It's interesting that Nasa just announced the amazing news of finding water on the planet Mars just when Ridley Scott's new film The Martian is due to open. The film based on Andy Weir's 2011 novel of the same name was adapted by Drew Goddard was able to relay a story that's told mostly from the character's log of being stranded on the planet and the science that helps him survive. Outside of the dust storm at the beginning of the film that precipitates the reason why he gets stuck, it's the only bit that was poetic license by the author. The rest of the movie is technically impressive with a few liberties that unless you were actually a scientist you would not notice. The best part of the movie is telling the world out there that science matters.
The crew of the Hermes has been Mars establishing a habitat and gathering samples. When the storm hits, the mission commander Melissa Lewis (Jessica Chastain) decides to scrub the mission and leave before their return ship is damaged by the high winds. During the evacuation Mark Watney (Matt Damon) is hit by flying debris which hits his suit knocking out his telemetry leading the others to believe that he's dead. Lewis tries to reach him, but the ship will not be able to fly unless they leave right away. They report his passing to the command center and the world mourns the astronaut. Meanwhile after the storm, Watney wakes up with a piece of metal in him and realizes he's on his own. He doesn't panic and lets his training take over. From repairing his body, to taking inventory of his supplies. His math skills are needed to figure out how to survive the four years it would take for a rescue party to return. But of course they don't know he's still there.
Being the ship's botanist, Watney figures out how to grow potatoes. The book goes into great detail on how he has to give life to the inert Mars soil. Also the tediousness of trying to survive and keep the solar panels free of dust to keep the power running. There's the question of creating water that the plants need. While on earth, a tech Mindy Lewis (Mackenzie Davis) looking at the pictures from the planet, notices something odd about the way equipment at the hab site is moving. Her bosses NASA director Teddy Sanders (Jeff Daniels) and Mars mission chief Vincent Kapoor (Chiwetel Ejiofor) are faced with a huge dilemma. NASA PR spokesperson Annie Montrose (Kristian Wiig) has to dance around the agency's public image while they try to figure out how to get him home.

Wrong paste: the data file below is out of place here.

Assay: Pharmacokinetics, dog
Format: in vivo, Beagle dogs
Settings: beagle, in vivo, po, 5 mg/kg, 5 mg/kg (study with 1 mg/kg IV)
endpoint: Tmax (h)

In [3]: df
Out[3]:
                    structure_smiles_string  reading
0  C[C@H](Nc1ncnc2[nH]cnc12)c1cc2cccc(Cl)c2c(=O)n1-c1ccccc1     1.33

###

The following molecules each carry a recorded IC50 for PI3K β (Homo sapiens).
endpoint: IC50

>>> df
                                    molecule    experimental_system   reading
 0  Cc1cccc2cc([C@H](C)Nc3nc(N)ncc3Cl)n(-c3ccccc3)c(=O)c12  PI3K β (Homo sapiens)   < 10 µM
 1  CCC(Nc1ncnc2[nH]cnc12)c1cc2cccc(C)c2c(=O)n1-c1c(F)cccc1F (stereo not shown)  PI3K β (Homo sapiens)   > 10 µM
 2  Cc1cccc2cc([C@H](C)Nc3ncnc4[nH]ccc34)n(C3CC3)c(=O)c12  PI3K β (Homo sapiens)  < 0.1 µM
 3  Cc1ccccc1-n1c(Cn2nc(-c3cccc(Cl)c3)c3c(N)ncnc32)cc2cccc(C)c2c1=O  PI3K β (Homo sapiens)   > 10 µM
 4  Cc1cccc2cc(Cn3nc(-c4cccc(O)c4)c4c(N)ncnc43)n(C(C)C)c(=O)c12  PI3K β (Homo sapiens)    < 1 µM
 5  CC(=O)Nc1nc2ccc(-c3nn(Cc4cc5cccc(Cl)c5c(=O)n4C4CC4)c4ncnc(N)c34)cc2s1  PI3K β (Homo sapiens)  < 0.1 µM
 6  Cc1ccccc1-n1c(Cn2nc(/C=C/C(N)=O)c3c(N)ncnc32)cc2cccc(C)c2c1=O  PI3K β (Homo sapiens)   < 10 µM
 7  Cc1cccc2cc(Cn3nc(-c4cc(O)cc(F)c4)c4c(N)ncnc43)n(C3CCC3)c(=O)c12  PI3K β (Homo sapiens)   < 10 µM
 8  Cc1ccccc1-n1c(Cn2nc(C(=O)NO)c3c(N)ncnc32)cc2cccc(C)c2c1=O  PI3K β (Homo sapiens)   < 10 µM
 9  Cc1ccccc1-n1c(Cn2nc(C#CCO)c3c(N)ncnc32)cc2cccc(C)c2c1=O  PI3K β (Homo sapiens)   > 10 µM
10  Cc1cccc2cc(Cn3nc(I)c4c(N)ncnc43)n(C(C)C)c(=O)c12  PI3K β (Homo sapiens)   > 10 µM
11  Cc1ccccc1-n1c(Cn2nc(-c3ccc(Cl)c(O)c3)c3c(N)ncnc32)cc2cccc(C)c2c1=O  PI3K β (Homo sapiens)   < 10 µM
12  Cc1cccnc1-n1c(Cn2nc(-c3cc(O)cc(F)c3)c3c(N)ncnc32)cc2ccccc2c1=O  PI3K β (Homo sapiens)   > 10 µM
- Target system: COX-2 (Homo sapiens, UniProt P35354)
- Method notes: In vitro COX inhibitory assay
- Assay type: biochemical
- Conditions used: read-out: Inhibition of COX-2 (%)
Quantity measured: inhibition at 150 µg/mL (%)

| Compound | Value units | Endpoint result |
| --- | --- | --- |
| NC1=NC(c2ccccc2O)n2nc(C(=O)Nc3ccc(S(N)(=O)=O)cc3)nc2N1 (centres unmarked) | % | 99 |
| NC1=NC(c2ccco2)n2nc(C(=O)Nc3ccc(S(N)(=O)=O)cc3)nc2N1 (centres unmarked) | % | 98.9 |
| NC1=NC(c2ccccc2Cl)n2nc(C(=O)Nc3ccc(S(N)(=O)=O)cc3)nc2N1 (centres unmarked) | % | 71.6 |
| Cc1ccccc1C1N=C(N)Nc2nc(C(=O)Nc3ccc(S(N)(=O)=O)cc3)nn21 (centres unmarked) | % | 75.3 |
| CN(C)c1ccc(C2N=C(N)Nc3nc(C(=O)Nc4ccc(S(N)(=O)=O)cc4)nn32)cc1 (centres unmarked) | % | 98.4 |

Damon is wonderful as the curious, talkative and amusing Watney. Astronauts are trained to survive under all circumstances. Everyone on the Hermes, Chastain, Michael Peña, Kate Mara, Sebastian Stan, and Aksel Hennie are a good representatives on how real astronauts are trained to exceed mission objectives. The media circus on earth, and the command center trying to communicate with Watney, or launching supplies keep the movie moving forward to the last action packed third act. If you haven't read the book, you should. The story follows closely just fills in the things that you just can't detail in the film form. One of the best movies to open up the fall season.
(Review by reesa)
The Martian at NAS Fort Worth JRB
Military personnel from NAS Fort Worth JRB were invited to a special screening of THE MARTIAN, starring Matt Damon, and served nearly 500 Mars-inspired potatoes at a lunch Monday, Sept. 28. The event was a goodwill initiative as a thank you for their continued service. Lunch was catered by Coburn's of Fort Worth.